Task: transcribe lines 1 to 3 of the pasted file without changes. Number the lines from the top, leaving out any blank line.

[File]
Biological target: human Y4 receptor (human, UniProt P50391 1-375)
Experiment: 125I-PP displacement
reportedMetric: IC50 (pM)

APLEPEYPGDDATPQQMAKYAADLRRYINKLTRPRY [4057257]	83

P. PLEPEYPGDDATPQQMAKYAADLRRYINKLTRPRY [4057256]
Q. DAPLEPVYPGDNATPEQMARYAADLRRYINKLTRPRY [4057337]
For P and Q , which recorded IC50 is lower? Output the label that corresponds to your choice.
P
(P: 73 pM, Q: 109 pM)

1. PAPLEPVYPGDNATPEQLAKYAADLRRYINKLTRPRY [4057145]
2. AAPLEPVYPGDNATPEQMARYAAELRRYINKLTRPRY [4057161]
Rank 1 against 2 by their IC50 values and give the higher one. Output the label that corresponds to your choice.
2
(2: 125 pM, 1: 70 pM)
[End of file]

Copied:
Biological target: human Y4 receptor (human, UniProt P50391 1-375)
Experiment: 125I-PP displacement
reportedMetric: IC50 (pM)